The Buzz

China Has Nearly Conquered the South China Sea

Philippine President Rodrigo Duterte’s rapprochement with China, a gambit that has traded security concessions for economic and investment largesse, has once again been undermined by developments in the South China Sea.

Undisclosed sources, most likely from the Philippine defense establishment, gave the Philippine Daily Inquirer a new cache of satellite images which show China has virtually completed its militarization of the artificially-created islands it controls in the contested maritime area. The high-resolution photos were published on the liberal newspaper’s website on Monday.

Last year, defense establishment sources handed satellite imagery of suspicious Chinese activity close to Philippine-controlled Thitu Island, also in the South China Sea, to members of the opposition and the media. Those photos, too, raised questions about Duterte’s accommodation with China.

The latest aerial footage shows a sprawling network of runways, advanced weaponries and storage facilities across Philippine-claimed land features in the Spratly Islands, namely on the Fiery Cross, Cuerteron, Gaven, Johnson South, Mischief, Subi and McKennan reefs.

As one prominent Chinese academic from Xiamen University’s Southeast Asian Studies Center told the ultra-nationalist Global Times newspaper, “China has the right to build whatever it needs within its territory” in the South China Sea.

Earlier this year, Beijing openly celebrated its expanding military footprint across disputed land features, having reclaimed as much as 290 square meters to augment its already large artificial islands. China admitted that it has deployed advanced radar systems to the area, a supposedly reasonable move for defensive purposes.

The news of Chinese fait accompli in militarizing the features immediately unlashed a firestorm in the Philippines, with prominent statesmen prodding the government to take a tougher stance.

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Supreme Court Associate Justice Antonio Carpio, a leading national voice on South China Sea issues, lambasted the Duterte administration’s “policy of appeasement”, which has further “embolden[ed] China to further militarize its artificial islands in the Spratlys.”

“Has the Philippines been sold? It’s worrisome to see that China’s military bases are almost complete in the [South China Sea],” lamented Senator Benigno Aquino IV, a relative of former president Aquino and a leading voice of opposition.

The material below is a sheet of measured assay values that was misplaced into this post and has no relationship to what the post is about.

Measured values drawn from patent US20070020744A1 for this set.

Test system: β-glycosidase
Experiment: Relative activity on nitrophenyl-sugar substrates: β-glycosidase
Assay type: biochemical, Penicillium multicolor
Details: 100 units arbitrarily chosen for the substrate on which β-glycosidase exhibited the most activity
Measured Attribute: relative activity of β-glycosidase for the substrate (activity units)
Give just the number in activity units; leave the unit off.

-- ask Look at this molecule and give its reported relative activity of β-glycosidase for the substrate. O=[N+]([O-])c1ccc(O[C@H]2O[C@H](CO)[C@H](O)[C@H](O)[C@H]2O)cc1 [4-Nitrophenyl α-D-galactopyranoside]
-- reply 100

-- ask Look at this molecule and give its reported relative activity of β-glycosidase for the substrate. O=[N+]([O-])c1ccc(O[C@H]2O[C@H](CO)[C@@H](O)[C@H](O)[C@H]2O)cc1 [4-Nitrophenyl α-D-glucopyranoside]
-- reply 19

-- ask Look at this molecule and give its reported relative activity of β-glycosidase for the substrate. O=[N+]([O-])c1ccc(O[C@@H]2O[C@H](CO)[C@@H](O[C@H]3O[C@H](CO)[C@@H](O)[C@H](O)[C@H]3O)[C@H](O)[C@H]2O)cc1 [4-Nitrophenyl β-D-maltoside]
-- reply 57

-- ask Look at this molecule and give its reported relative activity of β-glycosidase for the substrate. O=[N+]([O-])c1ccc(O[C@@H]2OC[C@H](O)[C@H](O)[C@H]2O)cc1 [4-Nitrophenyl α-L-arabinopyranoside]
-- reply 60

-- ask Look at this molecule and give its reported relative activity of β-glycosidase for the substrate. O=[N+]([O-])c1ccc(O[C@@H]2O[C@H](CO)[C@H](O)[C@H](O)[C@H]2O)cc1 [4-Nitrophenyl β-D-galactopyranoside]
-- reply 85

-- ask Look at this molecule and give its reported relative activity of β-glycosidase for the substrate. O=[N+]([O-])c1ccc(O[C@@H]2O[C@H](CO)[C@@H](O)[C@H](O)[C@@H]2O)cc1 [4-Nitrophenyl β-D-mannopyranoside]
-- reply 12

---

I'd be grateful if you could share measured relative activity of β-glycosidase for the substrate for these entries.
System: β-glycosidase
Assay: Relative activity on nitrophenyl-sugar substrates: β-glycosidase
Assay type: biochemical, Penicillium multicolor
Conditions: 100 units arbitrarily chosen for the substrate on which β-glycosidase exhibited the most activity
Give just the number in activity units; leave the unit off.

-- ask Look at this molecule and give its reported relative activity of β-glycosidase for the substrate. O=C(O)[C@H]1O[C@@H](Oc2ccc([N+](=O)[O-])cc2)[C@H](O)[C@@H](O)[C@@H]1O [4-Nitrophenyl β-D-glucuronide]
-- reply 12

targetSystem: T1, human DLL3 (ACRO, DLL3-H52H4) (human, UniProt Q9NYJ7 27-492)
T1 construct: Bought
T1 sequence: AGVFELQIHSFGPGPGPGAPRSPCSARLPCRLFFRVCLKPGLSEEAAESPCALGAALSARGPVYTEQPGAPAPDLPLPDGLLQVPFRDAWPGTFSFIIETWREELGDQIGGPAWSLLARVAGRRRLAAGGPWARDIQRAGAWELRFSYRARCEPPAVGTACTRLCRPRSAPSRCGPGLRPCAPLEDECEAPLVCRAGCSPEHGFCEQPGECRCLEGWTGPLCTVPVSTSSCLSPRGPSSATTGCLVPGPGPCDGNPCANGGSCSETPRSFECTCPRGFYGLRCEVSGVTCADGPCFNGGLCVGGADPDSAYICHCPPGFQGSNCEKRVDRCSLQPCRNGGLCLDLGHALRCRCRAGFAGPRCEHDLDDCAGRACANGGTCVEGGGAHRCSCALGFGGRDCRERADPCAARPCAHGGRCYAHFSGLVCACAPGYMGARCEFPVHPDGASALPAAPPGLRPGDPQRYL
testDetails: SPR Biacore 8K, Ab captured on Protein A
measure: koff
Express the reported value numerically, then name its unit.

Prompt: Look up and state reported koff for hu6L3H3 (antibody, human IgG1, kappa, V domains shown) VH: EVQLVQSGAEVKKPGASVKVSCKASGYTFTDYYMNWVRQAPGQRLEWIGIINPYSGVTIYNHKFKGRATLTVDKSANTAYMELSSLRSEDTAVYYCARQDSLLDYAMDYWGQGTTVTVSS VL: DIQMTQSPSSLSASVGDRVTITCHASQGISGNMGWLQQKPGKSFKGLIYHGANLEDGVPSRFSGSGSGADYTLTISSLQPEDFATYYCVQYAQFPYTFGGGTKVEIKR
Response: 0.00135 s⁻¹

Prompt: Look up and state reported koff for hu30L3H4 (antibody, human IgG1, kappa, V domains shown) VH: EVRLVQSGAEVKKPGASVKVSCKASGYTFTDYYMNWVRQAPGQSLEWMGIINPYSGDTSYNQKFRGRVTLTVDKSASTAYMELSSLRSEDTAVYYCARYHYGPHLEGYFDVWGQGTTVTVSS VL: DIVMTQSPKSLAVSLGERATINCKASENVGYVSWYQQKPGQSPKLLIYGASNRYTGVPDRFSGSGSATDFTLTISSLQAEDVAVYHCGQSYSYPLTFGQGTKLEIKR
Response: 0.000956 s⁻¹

“While their warships are in our seas, we continue to give in to their whims and, all the while, we are kept in the dark as to our government’s dealings with China,” the senator complained. Previous President Benigno Aquino III confronted China and drew closer to the US for strategic assurances.

Congressman Carlos Isagani Zarate, member of the left-leaning bloc in the lower house of Congress, lambasted the “inaction and deafening silence” of the Duterte administration. He called on the government to end its “see-no-evil; speak-no-evil; hear-no-evil” approach to what he views as “blatant violation of our sovereignty” by China.

Even Duterte’s supporters as well as independent legislators began to air concerns over the Philippine Daily Inquirer photos.

“Any statement from the Philippines that it cannot stop China from militarizing its artificial islands, or from undertaking new reclamations, is actually telling China to proceed because the Philippines will not stand in the way,” said Carpio.

Senator Sherwin Gatchalian, chairman of the Senate Committee on Economic Affairs, launched a hearing which indirectly questioned the wisdom of Duterte’s China-friendly policy.

He complained that the administration has taken a softer stance on South China Sea issues in exchange for economic benefits, but so far “none of these China loans have been consummated.”

“There were intentions of lending to the Philippines, there were intentions of granting loans to the Philippines, but until now it has not been effected,” Gatchalian said

The latest data shows that Chinese investment in the Philippines expanded by 15% in 2017 from a relatively low base of 1.40 billion pesos in 2016. In contrast, Japanese investment increased by 23.79% over the same period, from a large base of 25.43 billion pesos in 2016 to 31.48 billion pesos in 2017.

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